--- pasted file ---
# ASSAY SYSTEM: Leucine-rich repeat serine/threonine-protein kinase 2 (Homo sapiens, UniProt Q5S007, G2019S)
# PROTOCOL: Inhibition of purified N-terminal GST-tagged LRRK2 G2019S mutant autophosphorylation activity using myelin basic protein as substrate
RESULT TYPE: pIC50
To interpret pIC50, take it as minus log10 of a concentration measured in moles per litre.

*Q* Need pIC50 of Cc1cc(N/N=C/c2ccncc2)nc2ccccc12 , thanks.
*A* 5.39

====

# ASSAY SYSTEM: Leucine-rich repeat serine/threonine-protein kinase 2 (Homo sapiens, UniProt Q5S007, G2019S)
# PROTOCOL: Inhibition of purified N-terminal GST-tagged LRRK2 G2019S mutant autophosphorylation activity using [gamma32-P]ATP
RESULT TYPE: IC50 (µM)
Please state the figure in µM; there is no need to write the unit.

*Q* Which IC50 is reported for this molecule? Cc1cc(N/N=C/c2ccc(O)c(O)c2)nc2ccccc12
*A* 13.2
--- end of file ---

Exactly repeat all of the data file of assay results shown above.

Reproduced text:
# ASSAY SYSTEM: Leucine-rich repeat serine/threonine-protein kinase 2 (Homo sapiens, UniProt Q5S007, G2019S)
# PROTOCOL: Inhibition of purified N-terminal GST-tagged LRRK2 G2019S mutant autophosphorylation activity using myelin basic protein as substrate
RESULT TYPE: pIC50
To interpret pIC50, take it as minus log10 of a concentration measured in moles per litre.

*Q* Need pIC50 of Cc1cc(N/N=C/c2ccncc2)nc2ccccc12 , thanks.
*A* 5.39

====

# ASSAY SYSTEM: Leucine-rich repeat serine/threonine-protein kinase 2 (Homo sapiens, UniProt Q5S007, G2019S)
# PROTOCOL: Inhibition of purified N-terminal GST-tagged LRRK2 G2019S mutant autophosphorylation activity using [gamma32-P]ATP
RESULT TYPE: IC50 (µM)
Please state the figure in µM; there is no need to write the unit.

*Q* Which IC50 is reported for this molecule? Cc1cc(N/N=C/c2ccc(O)c(O)c2)nc2ccccc12
*A* 13.2